You are here:

Molecular characterisation of toxicological properties of the marine biotoxin okadaic acid in in vitro models for the human intestinal barrier and liver (Okadasäure)


This third-party funded project is conducted in the framework of the BfR research programme on modern methods in toxicology.

DFG grant number: LA 1177/11-1

Project homepage: -

Project description:

Marine biotoxins are metabolites from algae. Under especially good environmental conditions ("algae bloom"), they form in larger quantities. Since algae are the main source of food of water-filtering mussels, this means that marine biotoxins such as okadaic acid  are also ingested and accumulate in the flesh of the mussels. When humans eat mussels containing high levels of okadaic acid, this results in the typical diarrhoeic mussel poisoning which predominantly causes problems of the intestinal tract. These acute effects, which are confined to the intestinal tract, are well researched. What is less well researched are the carcinogenic and highly embryotoxic properties of okadaic acid. They can occur when the marine biotoxin overcomes the intestinal barrier, enters the blood stream, and additional toxic metabolites are then formed in the liver. Whether this actually occurs depends on the quantity of ingested okadaic acid. In the research project, the scientists investigated how the intestinal wall protects the body from okadaic acid in low concentrations and why in the presence of high concentrations in the intestine, this barrier fails. With the help of cell cultures made up of cells from the human intestinal wall, the changes in the barrier properties of a specific layer of the intestinal mucosa under the influence of okadaic acid and the detoxification mechanism of the intestine are studied. Using human liver cells, the metabolism of this marine biotoxins are additionally investigated, i.e. the formation of metabolites of higher or lower toxicity. It is hoped that an understanding of the molecular connections of detoxification and activation of additional toxic properties will contribute to the identification of unknown toxicity mechanisms of okadaic acid which play a relevant role for the reaction of the body following the consumption of larger doses of this marine biotoxin. The BfR expects the results of this research project to supply additional data on the oral bioavailability, toxicokinetics and metabolism of okadaic acid in order to be able to assess more accurately the health risks it poses to humans.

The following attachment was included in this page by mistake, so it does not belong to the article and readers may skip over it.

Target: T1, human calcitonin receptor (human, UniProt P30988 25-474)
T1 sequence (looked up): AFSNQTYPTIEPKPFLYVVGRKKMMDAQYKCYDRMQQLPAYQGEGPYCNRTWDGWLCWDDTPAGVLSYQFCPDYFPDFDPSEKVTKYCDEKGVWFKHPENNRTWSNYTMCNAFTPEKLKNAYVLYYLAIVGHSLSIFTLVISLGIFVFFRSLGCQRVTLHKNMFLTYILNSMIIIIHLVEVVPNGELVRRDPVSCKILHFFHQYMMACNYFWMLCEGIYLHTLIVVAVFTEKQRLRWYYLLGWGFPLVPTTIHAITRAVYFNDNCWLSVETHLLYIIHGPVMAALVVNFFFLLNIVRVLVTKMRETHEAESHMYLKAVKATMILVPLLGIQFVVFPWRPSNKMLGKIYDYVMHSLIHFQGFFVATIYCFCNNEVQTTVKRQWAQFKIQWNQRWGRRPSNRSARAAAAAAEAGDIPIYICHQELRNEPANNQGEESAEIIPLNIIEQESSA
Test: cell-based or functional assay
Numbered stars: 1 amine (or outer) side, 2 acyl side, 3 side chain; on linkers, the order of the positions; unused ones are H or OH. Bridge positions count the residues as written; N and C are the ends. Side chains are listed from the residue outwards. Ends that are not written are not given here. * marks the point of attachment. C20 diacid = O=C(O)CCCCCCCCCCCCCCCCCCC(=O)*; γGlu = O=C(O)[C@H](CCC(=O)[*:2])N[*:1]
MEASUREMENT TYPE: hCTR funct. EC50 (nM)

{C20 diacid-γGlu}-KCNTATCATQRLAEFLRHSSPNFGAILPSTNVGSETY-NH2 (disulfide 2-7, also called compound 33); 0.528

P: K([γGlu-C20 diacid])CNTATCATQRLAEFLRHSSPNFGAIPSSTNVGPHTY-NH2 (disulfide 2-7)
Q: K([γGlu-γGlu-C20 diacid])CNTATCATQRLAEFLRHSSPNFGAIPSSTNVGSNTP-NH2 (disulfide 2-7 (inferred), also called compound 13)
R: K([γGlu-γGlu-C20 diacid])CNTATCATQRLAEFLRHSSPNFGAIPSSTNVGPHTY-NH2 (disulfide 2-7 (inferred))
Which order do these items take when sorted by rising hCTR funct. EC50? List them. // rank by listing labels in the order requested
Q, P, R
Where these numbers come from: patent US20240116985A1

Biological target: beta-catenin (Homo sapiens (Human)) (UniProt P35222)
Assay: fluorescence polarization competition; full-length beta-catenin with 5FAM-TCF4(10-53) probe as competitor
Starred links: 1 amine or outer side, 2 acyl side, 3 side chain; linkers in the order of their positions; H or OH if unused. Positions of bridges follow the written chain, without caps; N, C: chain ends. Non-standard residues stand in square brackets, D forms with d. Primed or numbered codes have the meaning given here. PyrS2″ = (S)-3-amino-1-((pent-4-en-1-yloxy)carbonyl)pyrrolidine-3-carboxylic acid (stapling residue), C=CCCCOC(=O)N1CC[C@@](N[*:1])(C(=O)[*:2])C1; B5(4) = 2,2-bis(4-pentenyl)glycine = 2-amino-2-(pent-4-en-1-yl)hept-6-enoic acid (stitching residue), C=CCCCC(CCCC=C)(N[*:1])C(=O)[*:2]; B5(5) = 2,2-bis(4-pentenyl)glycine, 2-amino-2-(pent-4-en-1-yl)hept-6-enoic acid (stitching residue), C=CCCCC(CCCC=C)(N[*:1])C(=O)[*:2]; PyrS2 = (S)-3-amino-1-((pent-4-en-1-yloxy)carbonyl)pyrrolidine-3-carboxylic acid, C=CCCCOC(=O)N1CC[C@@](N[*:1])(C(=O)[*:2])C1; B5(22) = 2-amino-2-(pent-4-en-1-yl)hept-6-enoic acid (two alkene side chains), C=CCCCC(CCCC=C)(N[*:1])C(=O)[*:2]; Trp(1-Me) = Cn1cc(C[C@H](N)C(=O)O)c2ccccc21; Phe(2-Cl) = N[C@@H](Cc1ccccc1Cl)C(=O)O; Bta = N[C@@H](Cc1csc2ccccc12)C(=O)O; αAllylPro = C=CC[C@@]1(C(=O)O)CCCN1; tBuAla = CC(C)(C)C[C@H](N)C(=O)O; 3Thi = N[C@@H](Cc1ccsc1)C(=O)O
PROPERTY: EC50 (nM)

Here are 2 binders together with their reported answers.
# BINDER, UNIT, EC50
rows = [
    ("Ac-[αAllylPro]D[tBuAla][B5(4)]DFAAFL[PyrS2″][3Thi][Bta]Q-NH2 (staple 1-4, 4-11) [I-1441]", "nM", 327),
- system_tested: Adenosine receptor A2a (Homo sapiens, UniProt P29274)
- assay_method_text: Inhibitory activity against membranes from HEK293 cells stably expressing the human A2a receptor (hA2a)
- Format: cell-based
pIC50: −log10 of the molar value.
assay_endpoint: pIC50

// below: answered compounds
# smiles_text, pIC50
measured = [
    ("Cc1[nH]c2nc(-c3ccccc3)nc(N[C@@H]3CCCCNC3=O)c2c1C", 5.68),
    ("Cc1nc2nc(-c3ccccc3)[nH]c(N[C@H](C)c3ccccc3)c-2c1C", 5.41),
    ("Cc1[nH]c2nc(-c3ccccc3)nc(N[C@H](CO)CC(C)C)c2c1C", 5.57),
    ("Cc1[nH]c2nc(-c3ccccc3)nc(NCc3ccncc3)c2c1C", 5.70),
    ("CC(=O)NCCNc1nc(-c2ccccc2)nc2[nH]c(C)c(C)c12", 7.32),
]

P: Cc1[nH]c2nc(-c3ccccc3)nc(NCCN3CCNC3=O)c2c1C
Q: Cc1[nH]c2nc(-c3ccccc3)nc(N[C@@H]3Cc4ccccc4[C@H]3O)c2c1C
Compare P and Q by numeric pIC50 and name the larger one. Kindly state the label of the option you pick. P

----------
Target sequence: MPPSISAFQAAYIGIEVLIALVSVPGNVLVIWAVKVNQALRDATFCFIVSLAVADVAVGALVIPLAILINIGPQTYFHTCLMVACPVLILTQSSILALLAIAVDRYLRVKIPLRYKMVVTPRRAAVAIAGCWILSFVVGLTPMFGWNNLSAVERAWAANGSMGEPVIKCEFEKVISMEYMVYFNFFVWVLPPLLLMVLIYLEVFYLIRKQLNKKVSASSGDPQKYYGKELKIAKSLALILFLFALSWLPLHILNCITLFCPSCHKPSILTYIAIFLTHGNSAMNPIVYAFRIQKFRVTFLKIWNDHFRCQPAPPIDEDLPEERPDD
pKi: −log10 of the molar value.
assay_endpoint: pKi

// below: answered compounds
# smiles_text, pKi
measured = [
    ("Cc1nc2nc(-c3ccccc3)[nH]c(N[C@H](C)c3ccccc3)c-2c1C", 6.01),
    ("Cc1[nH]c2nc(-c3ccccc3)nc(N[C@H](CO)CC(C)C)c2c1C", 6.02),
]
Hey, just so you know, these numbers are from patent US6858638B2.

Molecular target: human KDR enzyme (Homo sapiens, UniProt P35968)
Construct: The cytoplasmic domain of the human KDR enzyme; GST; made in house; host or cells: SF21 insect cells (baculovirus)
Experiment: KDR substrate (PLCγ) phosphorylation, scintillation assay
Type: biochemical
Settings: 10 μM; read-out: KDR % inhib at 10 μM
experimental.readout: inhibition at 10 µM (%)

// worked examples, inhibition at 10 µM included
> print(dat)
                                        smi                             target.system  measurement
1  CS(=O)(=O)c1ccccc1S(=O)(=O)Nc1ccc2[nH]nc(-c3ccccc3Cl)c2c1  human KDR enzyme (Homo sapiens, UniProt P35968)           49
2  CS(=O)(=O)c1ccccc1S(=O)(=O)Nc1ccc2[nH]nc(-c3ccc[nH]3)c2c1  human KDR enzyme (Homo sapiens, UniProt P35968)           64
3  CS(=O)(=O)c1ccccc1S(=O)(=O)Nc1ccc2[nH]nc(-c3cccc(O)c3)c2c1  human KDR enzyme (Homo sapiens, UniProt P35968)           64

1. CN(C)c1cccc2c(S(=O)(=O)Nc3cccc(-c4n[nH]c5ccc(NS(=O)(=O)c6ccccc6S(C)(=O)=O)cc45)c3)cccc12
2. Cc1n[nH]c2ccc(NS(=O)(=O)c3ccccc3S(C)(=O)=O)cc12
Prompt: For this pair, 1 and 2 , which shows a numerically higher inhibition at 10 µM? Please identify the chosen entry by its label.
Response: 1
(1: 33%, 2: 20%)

Project partners:

  • Biochemical Institute of Environmental Carcinogens, Germany
  • Netherlands Cancer Institute, Netherlands
  • Florida International University, USA


Press releases

Date Title Keywords
How do marine biotoxins interfere with health? marine biotoxins , research


Cookie Notice

This site only uses cookies to offer you a better browsing experience. Find out more on how we use cookies in our Data Protection Declaration.